Red-Cooked Meat

Hongshao Rou

Preparation info

    Appears in

    Mrs. Chiang’s Szechwan Cookbook

    By Ellen Schrecker

    Published 1976

    • About

    Flavor: AniseMeal: Easy, Made in Advance

    “When my maternal grandmother visited us, my mother would make a big pot of hongshao rou, red-cooked meat,” recalls Mrs. Chiang. “My grandmother had lost her teeth, and her stomach couldn’t tolerate peppers any more, but she loved to eat, especially rich meat dishes. A hongshao rou was the perfect way to honor her. When properly prepared, it is simmered for so long that the meat is almost disintegrating and is as soft as paste. Its rich, dark sauce is spicy and fragrant with star anise, but it is not hot.

    “In a sense, this is a Shanghai-style dish because it contains no hot peppers or hot pepper paste, as do most Szechwanese hongshao. And it uses sugar, which is typical of the region around Shanghai.”

    Pork is so rarely stewed in America that you will probably have to get the meat for this dish specially cut. Fresh shoulder, ham, or butt are good. You can also substitute beef, though it doesn’t have the rich flavor of pork. If you add the optional carrots and potatoes to the meat, you will end up with something that looks just like a regular stew. You could serve it that way, with rice of course. This is a useful dish for entertaining, especially if you don’t have the time for a more elaborate Chinese meal. The recipe can be doubled and the whole dish can be prepared way in advance. It actually improves on standing.



    2 pounds pork (the cut is unimportant) Chop the meat into 2-inch cubes. If the meat has bones, leave them in; they add richness to the dish.

    2 medium carrots (optional)

    2 medium potatoes (optional)

    Peel the carrots and slice them diagonally into chunks, roughly the same size as the pieces of meat. Peel the potatoes and cut them into chunks as well.
    3 scallions Clean the scallions and tie them together in a bunch.

    2-inch piece fresh ginger

    5 cloves garlic

    Smash the ginger with the flat side of the cleaver; you don’t have to peel it. Do the same thing to the garlic cloves, but peel them after they have been smashed.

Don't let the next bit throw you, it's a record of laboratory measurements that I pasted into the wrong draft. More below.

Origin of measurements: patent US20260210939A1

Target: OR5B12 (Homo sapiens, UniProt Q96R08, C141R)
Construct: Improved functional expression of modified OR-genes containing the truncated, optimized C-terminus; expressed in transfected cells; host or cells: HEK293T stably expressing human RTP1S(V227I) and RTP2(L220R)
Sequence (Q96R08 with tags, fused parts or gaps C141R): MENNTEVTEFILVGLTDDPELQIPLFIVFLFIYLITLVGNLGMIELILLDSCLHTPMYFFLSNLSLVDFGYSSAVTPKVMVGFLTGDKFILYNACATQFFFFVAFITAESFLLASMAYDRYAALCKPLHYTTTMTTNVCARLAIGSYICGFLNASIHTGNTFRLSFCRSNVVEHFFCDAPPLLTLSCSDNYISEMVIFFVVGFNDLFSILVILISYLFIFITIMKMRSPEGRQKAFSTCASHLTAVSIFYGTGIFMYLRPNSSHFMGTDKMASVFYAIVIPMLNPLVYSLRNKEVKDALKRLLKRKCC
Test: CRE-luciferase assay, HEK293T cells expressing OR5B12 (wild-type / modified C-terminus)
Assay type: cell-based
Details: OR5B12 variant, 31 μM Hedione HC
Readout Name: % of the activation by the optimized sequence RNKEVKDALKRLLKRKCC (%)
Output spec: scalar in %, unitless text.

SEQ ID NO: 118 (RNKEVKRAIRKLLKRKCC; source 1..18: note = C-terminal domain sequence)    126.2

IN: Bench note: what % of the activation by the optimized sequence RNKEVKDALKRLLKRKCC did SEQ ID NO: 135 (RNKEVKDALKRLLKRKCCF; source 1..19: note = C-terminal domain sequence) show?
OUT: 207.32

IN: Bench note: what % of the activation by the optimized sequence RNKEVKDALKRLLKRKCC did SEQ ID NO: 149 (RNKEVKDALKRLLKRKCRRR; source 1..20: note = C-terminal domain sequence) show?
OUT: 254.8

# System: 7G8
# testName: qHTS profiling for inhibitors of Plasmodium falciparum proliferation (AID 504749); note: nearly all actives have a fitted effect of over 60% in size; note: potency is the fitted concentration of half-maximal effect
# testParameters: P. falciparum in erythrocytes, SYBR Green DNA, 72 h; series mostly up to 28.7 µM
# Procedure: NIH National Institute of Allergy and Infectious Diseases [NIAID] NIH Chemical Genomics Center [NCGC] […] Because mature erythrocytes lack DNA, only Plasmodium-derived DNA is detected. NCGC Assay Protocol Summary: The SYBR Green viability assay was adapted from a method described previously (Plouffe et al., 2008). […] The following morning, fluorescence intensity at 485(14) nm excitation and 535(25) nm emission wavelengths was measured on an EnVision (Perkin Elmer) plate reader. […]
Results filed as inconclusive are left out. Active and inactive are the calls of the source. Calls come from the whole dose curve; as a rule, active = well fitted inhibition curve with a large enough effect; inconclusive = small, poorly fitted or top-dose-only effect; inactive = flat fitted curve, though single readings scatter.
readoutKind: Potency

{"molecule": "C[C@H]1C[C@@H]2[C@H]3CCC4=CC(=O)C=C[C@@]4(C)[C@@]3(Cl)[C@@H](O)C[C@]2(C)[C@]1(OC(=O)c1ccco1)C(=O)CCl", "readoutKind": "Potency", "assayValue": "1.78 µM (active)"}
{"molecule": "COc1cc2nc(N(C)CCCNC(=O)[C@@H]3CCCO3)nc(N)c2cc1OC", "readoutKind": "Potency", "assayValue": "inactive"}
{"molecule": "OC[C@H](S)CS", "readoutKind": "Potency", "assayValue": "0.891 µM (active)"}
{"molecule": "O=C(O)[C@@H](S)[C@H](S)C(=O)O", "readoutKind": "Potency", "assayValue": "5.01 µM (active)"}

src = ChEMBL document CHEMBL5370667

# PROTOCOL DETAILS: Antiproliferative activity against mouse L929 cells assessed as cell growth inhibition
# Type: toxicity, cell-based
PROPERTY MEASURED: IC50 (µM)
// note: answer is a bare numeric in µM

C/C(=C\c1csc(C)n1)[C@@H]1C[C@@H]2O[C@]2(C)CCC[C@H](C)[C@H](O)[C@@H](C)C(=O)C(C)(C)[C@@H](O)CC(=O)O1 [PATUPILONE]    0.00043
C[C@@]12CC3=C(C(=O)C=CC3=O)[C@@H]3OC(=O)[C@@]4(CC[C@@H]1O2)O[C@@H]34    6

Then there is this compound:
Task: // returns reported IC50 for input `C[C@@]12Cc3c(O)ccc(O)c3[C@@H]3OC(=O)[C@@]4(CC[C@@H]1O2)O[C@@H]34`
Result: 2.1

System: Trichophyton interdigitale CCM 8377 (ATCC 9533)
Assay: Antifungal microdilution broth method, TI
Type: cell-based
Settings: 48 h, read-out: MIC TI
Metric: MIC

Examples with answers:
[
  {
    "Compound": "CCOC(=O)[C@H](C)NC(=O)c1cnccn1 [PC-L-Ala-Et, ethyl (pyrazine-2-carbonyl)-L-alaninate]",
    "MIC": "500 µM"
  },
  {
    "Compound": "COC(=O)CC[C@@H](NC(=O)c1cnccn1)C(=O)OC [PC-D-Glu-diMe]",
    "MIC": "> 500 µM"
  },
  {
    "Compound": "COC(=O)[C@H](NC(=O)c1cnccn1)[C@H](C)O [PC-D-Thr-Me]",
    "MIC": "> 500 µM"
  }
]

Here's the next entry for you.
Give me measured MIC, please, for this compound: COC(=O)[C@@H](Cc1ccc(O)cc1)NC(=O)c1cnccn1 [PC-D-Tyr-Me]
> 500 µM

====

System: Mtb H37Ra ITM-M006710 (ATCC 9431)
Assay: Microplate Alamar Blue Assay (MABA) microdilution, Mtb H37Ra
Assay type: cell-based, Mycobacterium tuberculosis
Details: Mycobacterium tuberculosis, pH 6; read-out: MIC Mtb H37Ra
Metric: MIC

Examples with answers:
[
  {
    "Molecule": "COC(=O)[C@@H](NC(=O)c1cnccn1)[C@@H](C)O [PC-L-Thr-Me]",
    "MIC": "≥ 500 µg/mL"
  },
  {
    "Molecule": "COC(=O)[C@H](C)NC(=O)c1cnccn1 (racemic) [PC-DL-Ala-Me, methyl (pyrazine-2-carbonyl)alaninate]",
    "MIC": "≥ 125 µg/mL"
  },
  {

3 tablespoons peanut oil Heat your wok or pan over a moderate flame for 10 seconds, then add the oil. Let the oil get warm, but nowhere near as hot as it usually gets when you cook Chinese food.
    1 tablespoon granulated sugar Add the sugar and stir it very carefully for 20 seconds with your cooking shovel or spoon to make sure it doesn’t burn. It will turn dark brown.
    (ginger, pork cubes) Turn up the flame and add the ginger and the pork cubes. Stir-fry them for 1 minute, using your cooking shovel or spoon to scoop the pork cubes off the sides of the pan and then stir them around in the middle. Make sure they are all well coated with the caramelized sugar.
    (garlic) Add the garlic cloves and continue to stir-fry everything for another 1-½ minutes.

    (carrots and potatoes)

    4 whole star anise or the equivalent in pieces

    Now toss in the scallions, the optional carrots and potatoes and the star anise, wine, soy sauce, and salt.

    2 tablespoons Chinese rice wine or cooking sherry

    6 tablespoons soy sauce

    ½ teaspoon salt

    Bring the liquid to a boil and let it cook for 3 minutes, without stirring, then cover the pan and continue cooking the pork about 7 more minutes.
    ¾ cup water Add the water. Bring it to a boil over a high flame and let it boil vigorously for 5 minutes before covering the pan and lowering the heat.
    Simmer the pork for 1 hour, or until it becomes very soft. Serve immediately, or reheat and serve later.